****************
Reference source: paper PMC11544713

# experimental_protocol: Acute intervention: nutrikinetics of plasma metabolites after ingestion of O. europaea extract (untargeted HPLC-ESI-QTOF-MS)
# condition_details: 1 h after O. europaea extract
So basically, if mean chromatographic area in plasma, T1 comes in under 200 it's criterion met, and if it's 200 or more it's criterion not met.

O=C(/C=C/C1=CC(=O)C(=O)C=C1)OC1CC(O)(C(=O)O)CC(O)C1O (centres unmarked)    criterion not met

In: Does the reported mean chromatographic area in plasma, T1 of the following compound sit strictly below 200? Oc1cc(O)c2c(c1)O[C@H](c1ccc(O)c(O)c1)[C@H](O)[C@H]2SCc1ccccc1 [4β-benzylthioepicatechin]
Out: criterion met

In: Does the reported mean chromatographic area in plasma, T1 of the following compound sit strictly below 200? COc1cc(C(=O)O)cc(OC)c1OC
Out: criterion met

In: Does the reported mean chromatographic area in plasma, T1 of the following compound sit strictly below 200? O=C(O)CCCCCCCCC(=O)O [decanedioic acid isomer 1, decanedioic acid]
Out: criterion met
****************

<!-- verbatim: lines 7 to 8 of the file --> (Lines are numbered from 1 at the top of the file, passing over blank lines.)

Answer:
Out: criterion met

In: Does the reported mean chromatographic area in plasma, T1 of the following compound sit strictly below 200? COc1cc(C(=O)O)cc(OC)c1OC